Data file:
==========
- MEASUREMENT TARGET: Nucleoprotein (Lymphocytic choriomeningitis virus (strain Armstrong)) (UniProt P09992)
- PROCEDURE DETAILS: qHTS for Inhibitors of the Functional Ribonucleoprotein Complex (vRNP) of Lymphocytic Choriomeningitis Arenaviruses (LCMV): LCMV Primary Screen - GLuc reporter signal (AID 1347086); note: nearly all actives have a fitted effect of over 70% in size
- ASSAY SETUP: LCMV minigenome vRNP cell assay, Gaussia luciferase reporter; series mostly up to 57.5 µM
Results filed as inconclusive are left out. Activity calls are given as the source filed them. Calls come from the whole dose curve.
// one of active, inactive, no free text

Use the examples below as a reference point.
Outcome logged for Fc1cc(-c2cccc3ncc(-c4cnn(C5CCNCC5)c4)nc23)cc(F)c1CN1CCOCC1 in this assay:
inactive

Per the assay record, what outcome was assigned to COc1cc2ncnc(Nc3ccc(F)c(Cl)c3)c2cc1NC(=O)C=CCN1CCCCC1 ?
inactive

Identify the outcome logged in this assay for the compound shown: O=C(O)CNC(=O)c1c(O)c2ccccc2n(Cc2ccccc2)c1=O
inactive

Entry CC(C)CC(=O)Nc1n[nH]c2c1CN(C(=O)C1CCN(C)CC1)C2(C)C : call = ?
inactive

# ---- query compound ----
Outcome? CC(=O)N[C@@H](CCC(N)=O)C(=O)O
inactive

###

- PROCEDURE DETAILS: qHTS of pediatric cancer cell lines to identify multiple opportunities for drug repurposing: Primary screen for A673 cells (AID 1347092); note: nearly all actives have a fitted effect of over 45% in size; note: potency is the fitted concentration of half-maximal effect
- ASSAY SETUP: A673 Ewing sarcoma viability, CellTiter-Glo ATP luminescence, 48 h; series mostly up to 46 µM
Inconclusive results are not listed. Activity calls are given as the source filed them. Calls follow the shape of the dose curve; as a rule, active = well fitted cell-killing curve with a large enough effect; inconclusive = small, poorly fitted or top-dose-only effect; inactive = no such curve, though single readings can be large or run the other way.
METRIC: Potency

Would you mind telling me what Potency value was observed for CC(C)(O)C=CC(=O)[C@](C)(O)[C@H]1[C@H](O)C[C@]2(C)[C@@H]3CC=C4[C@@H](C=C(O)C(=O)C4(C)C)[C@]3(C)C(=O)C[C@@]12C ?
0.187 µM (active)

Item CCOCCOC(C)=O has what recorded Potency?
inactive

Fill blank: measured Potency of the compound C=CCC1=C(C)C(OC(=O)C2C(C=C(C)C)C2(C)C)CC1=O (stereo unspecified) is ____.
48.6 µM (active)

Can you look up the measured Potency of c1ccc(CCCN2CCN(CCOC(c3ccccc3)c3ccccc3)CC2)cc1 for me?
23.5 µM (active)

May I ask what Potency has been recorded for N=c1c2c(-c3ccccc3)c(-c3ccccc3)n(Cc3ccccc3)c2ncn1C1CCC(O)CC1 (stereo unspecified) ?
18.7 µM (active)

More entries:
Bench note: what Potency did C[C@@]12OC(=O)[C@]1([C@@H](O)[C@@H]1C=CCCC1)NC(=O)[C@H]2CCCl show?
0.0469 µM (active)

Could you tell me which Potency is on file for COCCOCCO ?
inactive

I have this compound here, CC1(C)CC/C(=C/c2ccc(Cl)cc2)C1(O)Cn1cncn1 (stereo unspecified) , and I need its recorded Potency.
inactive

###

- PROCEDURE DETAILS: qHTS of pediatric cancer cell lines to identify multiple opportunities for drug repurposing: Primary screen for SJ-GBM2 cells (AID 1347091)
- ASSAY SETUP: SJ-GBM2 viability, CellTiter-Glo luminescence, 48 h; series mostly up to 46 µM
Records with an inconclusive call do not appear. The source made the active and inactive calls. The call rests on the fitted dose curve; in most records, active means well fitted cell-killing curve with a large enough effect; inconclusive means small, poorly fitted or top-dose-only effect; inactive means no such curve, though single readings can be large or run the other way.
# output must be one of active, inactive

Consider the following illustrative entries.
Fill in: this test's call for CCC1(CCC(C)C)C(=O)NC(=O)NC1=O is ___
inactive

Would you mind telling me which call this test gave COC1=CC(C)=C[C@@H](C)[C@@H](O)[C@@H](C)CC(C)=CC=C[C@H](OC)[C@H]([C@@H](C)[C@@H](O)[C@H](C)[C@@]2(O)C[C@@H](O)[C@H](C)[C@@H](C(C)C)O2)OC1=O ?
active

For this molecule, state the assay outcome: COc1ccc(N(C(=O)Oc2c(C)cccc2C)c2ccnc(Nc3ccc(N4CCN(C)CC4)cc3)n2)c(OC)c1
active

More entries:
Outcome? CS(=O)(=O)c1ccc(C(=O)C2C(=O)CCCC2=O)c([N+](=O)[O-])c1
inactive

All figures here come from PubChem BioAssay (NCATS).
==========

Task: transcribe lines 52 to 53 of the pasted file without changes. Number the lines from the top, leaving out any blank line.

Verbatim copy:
More entries:
Outcome? CS(=O)(=O)c1ccc(C(=O)C2C(=O)CCCC2=O)c([N+](=O)[O-])c1